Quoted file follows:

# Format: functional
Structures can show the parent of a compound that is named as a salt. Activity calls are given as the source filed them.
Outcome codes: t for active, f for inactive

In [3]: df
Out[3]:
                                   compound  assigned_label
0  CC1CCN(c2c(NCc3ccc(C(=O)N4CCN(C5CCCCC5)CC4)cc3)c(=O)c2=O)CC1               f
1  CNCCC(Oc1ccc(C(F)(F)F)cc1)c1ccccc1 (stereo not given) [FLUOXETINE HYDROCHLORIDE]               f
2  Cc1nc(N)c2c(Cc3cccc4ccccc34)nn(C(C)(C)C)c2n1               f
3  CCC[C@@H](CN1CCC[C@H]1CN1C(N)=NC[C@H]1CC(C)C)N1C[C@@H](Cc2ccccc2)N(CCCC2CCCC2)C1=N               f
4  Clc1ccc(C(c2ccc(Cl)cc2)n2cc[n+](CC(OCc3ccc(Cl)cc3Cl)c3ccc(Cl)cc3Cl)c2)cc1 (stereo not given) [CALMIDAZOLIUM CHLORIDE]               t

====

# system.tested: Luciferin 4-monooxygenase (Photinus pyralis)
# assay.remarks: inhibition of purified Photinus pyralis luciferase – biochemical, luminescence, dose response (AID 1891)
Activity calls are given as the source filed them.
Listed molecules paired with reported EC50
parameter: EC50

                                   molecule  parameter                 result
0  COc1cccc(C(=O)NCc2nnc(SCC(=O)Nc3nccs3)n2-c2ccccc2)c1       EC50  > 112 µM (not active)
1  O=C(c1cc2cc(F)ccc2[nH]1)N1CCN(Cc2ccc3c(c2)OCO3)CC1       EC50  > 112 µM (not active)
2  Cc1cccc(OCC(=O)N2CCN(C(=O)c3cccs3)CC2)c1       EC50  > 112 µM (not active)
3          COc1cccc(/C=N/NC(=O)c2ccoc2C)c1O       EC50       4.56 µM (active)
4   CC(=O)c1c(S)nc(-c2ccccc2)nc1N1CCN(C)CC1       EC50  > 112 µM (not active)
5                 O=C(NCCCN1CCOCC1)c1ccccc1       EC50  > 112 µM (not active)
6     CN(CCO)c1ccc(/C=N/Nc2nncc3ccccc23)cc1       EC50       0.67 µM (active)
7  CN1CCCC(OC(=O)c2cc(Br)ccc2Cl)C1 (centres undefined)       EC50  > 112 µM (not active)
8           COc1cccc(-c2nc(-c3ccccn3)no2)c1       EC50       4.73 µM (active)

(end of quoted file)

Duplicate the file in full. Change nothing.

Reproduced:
# Format: functional
Structures can show the parent of a compound that is named as a salt. Activity calls are given as the source filed them.
Outcome codes: t for active, f for inactive

In [3]: df
Out[3]:
                                   compound  assigned_label
0  CC1CCN(c2c(NCc3ccc(C(=O)N4CCN(C5CCCCC5)CC4)cc3)c(=O)c2=O)CC1               f
1  CNCCC(Oc1ccc(C(F)(F)F)cc1)c1ccccc1 (stereo not given) [FLUOXETINE HYDROCHLORIDE]               f
2  Cc1nc(N)c2c(Cc3cccc4ccccc34)nn(C(C)(C)C)c2n1               f
3  CCC[C@@H](CN1CCC[C@H]1CN1C(N)=NC[C@H]1CC(C)C)N1C[C@@H](Cc2ccccc2)N(CCCC2CCCC2)C1=N               f
4  Clc1ccc(C(c2ccc(Cl)cc2)n2cc[n+](CC(OCc3ccc(Cl)cc3Cl)c3ccc(Cl)cc3Cl)c2)cc1 (stereo not given) [CALMIDAZOLIUM CHLORIDE]               t

====

# system.tested: Luciferin 4-monooxygenase (Photinus pyralis)
# assay.remarks: inhibition of purified Photinus pyralis luciferase – biochemical, luminescence, dose response (AID 1891)
Activity calls are given as the source filed them.
Listed molecules paired with reported EC50
parameter: EC50

                                   molecule  parameter                 result
0  COc1cccc(C(=O)NCc2nnc(SCC(=O)Nc3nccs3)n2-c2ccccc2)c1       EC50  > 112 µM (not active)
1  O=C(c1cc2cc(F)ccc2[nH]1)N1CCN(Cc2ccc3c(c2)OCO3)CC1       EC50  > 112 µM (not active)
2  Cc1cccc(OCC(=O)N2CCN(C(=O)c3cccs3)CC2)c1       EC50  > 112 µM (not active)
3          COc1cccc(/C=N/NC(=O)c2ccoc2C)c1O       EC50       4.56 µM (active)
4   CC(=O)c1c(S)nc(-c2ccccc2)nc1N1CCN(C)CC1       EC50  > 112 µM (not active)
5                 O=C(NCCCN1CCOCC1)c1ccccc1       EC50  > 112 µM (not active)
6     CN(CCO)c1ccc(/C=N/Nc2nncc3ccccc23)cc1       EC50       0.67 µM (active)
7  CN1CCCC(OC(=O)c2cc(Br)ccc2Cl)C1 (centres undefined)       EC50  > 112 µM (not active)
8           COc1cccc(-c2nc(-c3ccccn3)no2)c1       EC50       4.73 µM (active)